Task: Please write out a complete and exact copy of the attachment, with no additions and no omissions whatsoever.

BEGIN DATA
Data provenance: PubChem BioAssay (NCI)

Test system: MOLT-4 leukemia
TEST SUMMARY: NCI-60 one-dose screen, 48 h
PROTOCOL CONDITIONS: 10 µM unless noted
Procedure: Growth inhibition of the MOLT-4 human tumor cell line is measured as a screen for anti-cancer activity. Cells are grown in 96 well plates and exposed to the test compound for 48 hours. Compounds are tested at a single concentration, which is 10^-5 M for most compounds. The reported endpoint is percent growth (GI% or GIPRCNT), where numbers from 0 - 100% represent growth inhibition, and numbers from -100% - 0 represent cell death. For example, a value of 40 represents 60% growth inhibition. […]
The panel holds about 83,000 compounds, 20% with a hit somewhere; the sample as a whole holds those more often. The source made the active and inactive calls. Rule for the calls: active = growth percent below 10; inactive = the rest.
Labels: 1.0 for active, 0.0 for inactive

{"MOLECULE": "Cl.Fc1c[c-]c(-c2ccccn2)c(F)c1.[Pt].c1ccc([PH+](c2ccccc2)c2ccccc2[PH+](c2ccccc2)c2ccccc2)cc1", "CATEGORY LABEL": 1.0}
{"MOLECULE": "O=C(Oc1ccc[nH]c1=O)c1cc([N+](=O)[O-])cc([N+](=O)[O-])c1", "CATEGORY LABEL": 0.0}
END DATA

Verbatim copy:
Data provenance: PubChem BioAssay (NCI)

Test system: MOLT-4 leukemia
TEST SUMMARY: NCI-60 one-dose screen, 48 h
PROTOCOL CONDITIONS: 10 µM unless noted
Procedure: Growth inhibition of the MOLT-4 human tumor cell line is measured as a screen for anti-cancer activity. Cells are grown in 96 well plates and exposed to the test compound for 48 hours. Compounds are tested at a single concentration, which is 10^-5 M for most compounds. The reported endpoint is percent growth (GI% or GIPRCNT), where numbers from 0 - 100% represent growth inhibition, and numbers from -100% - 0 represent cell death. For example, a value of 40 represents 60% growth inhibition. […]
The panel holds about 83,000 compounds, 20% with a hit somewhere; the sample as a whole holds those more often. The source made the active and inactive calls. Rule for the calls: active = growth percent below 10; inactive = the rest.
Labels: 1.0 for active, 0.0 for inactive

{"MOLECULE": "Cl.Fc1c[c-]c(-c2ccccn2)c(F)c1.[Pt].c1ccc([PH+](c2ccccc2)c2ccccc2[PH+](c2ccccc2)c2ccccc2)cc1", "CATEGORY LABEL": 1.0}
{"MOLECULE": "O=C(Oc1ccc[nH]c1=O)c1cc([N+](=O)[O-])cc([N+](=O)[O-])c1", "CATEGORY LABEL": 0.0}